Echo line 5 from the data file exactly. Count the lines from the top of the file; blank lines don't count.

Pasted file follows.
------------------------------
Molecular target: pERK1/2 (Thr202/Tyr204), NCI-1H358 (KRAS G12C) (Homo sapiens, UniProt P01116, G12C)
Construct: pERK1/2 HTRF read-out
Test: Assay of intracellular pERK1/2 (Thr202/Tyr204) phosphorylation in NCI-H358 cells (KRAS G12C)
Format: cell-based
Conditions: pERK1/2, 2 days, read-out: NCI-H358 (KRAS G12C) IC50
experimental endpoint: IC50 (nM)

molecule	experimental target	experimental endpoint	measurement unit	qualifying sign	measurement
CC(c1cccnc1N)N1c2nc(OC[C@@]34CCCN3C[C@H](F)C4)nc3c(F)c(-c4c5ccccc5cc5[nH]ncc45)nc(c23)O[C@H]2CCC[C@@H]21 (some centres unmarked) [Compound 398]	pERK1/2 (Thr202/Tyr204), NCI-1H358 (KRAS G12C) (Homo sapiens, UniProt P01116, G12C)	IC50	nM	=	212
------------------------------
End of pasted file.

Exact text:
Conditions: pERK1/2, 2 days, read-out: NCI-H358 (KRAS G12C) IC50